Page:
Ranjona Banerji: A lesson on India’s Independence

16 Aug,2012

By Ranjona Banerji

 

Independence Day, one is pained to point out to India’s media, celebrates India’s independence from British colonial rule. As many people in the world are aware, though evidently not the Indian media, India achieved this independence through non-violent means. This method of fighting for human and civil rights, by appealing to the moral conscience within all of us, inspired other oppressed peoples the world over. Most famously, Martin Luther King Junior who fought for civil rights for Black Americans in the 1960s and later Nelson Mandela who fought against apartheid in South Africa were inspired by India’s unique battle for Independence.

 

The man who steered this course of action to success was Mohandas Karamchand Gandhi.

 

The reason for this little history lesson: Because most Indian news channels apparently think that Indian Independence has something to do with military might. The focus was on Indian soldiers fighting for India’s boundaries. In fact, there is no connection at all between the military and Indian Independence. And much as we have decided that Gandhi has got too much publicity already and perhaps we cannot tell the difference between MK Gandhi and Indira Gandhi (and have developed an anathema to the surname), the fact is that the struggle for Independence cannot be disentangled from the Mahatma.

 

Also even if we love Hindi cinema and we are all excited by rightwing propaganda which tries to move the discussion away from Gandhi, the RSS had almost no role to play in the events of 1947 and neither did Bhagat Singh. There is always room for critical discussion on those times – and for disagreement – but no Indian new channel is interested in the intellectual rigour required for a meaningful conversation on how India got its independence.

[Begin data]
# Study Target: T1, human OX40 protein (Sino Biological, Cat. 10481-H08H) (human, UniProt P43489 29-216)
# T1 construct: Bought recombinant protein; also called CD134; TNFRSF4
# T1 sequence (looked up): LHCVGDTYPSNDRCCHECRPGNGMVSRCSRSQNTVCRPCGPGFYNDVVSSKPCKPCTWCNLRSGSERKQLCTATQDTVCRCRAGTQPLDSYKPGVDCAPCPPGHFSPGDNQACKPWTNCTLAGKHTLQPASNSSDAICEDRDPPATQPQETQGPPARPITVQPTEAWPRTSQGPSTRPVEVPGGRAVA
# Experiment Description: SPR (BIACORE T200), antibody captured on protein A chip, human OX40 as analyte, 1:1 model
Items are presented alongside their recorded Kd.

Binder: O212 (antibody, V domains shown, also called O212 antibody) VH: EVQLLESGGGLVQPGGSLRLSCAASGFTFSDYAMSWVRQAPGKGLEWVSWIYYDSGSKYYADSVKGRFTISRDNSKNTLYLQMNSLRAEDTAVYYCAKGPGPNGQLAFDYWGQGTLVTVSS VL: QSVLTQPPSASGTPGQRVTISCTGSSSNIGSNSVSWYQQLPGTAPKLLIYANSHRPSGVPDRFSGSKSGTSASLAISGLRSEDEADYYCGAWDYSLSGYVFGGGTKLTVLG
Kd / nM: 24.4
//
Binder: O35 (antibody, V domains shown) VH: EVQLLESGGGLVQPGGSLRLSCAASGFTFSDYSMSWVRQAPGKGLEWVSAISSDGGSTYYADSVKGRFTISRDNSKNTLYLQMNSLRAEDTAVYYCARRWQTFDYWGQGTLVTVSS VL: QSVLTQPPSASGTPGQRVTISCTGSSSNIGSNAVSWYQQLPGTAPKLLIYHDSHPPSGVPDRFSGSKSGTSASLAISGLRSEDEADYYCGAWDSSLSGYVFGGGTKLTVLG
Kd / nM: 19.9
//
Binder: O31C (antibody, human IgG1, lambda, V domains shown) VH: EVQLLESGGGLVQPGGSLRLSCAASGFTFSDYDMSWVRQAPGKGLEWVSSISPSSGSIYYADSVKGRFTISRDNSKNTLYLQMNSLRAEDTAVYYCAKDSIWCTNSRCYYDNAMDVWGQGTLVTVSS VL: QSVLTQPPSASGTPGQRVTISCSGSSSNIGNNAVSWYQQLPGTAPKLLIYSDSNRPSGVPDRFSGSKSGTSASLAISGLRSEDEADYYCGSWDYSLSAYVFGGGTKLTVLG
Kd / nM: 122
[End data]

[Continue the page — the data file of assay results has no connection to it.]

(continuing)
In 1947, just as a matter of interest, the army was under British rule. It was not involved in our freedom struggle. Running to the National Defence Academy to eat with the cadets – I refer to CNN-IBN – is sadly inappropriate on a day which celebrates non-violence.

 

If the media wants to glorify the armed forces (and it is impossible of course to expect a dispassionate analysis of India’s military from its news channels which are always stuck in rah-rah nationalism) then it should wait till January 26. That is when we have a military parade, remember?

 

As an aside, the media might now end this struggle to search for freedom fighters. The mathematics and mortality rates are both against it. India became independent 65 years ago. You may honour the youth who were inspired by the freedom struggle but all the meaningful players are long gone.

 

That’s it. Class dismissed.

 

The writer co-authored and co-edited a book on 50 years of Indian Independence with Ayaz Memon in 1997, called India 50: The Making of a Nation.

 

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One response to “Ranjona Banerji: A lesson on India’s Independence”

  1. rajendra says:

    i totally agree…..

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